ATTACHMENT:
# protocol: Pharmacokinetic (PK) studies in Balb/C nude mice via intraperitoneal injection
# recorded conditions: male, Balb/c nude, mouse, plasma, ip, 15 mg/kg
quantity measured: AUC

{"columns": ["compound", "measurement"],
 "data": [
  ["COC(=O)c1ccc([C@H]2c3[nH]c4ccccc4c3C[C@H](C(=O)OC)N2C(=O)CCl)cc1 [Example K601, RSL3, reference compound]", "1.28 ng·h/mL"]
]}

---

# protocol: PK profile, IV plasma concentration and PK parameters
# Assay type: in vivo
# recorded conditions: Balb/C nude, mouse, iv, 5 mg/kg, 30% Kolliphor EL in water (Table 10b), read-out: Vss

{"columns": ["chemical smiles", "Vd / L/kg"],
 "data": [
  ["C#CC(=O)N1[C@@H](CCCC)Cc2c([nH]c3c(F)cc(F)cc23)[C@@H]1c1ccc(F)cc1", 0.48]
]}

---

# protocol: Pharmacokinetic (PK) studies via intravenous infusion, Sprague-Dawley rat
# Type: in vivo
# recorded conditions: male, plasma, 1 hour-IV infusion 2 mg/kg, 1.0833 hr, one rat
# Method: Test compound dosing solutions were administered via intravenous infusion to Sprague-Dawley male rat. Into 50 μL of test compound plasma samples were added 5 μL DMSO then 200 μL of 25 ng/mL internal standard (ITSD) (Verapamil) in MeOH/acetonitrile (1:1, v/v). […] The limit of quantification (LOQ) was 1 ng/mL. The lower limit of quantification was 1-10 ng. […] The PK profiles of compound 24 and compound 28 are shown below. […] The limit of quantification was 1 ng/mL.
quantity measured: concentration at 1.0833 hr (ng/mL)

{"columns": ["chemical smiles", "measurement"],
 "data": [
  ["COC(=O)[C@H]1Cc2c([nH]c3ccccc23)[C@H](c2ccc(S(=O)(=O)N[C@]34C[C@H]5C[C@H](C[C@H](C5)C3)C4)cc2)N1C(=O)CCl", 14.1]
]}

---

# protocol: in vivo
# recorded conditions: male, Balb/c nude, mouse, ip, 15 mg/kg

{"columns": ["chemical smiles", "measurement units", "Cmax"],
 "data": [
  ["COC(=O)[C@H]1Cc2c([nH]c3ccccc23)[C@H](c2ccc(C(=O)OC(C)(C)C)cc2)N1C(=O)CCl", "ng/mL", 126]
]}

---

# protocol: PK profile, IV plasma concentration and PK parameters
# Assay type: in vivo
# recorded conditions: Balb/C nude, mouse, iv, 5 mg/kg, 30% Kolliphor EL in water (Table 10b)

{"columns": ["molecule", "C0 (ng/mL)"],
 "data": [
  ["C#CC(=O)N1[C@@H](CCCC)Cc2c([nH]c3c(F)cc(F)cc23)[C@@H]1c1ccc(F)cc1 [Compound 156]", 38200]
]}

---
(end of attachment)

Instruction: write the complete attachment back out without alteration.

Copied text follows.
# protocol: Pharmacokinetic (PK) studies in Balb/C nude mice via intraperitoneal injection
# recorded conditions: male, Balb/c nude, mouse, plasma, ip, 15 mg/kg
quantity measured: AUC

{"columns": ["compound", "measurement"],
 "data": [
  ["COC(=O)c1ccc([C@H]2c3[nH]c4ccccc4c3C[C@H](C(=O)OC)N2C(=O)CCl)cc1 [Example K601, RSL3, reference compound]", "1.28 ng·h/mL"]
]}

---

# protocol: PK profile, IV plasma concentration and PK parameters
# Assay type: in vivo
# recorded conditions: Balb/C nude, mouse, iv, 5 mg/kg, 30% Kolliphor EL in water (Table 10b), read-out: Vss

{"columns": ["chemical smiles", "Vd / L/kg"],
 "data": [
  ["C#CC(=O)N1[C@@H](CCCC)Cc2c([nH]c3c(F)cc(F)cc23)[C@@H]1c1ccc(F)cc1", 0.48]
]}

---

# protocol: Pharmacokinetic (PK) studies via intravenous infusion, Sprague-Dawley rat
# Type: in vivo
# recorded conditions: male, plasma, 1 hour-IV infusion 2 mg/kg, 1.0833 hr, one rat
# Method: Test compound dosing solutions were administered via intravenous infusion to Sprague-Dawley male rat. Into 50 μL of test compound plasma samples were added 5 μL DMSO then 200 μL of 25 ng/mL internal standard (ITSD) (Verapamil) in MeOH/acetonitrile (1:1, v/v). […] The limit of quantification (LOQ) was 1 ng/mL. The lower limit of quantification was 1-10 ng. […] The PK profiles of compound 24 and compound 28 are shown below. […] The limit of quantification was 1 ng/mL.
quantity measured: concentration at 1.0833 hr (ng/mL)

{"columns": ["chemical smiles", "measurement"],
 "data": [
  ["COC(=O)[C@H]1Cc2c([nH]c3ccccc23)[C@H](c2ccc(S(=O)(=O)N[C@]34C[C@H]5C[C@H](C[C@H](C5)C3)C4)cc2)N1C(=O)CCl", 14.1]
]}

---

# protocol: in vivo
# recorded conditions: male, Balb/c nude, mouse, ip, 15 mg/kg

{"columns": ["chemical smiles", "measurement units", "Cmax"],
 "data": [
  ["COC(=O)[C@H]1Cc2c([nH]c3ccccc23)[C@H](c2ccc(C(=O)OC(C)(C)C)cc2)N1C(=O)CCl", "ng/mL", 126]
]}

---

# protocol: PK profile, IV plasma concentration and PK parameters
# Assay type: in vivo
# recorded conditions: Balb/C nude, mouse, iv, 5 mg/kg, 30% Kolliphor EL in water (Table 10b)

{"columns": ["molecule", "C0 (ng/mL)"],
 "data": [
  ["C#CC(=O)N1[C@@H](CCCC)Cc2c([nH]c3c(F)cc(F)cc23)[C@@H]1c1ccc(F)cc1 [Compound 156]", 38200]
]}

---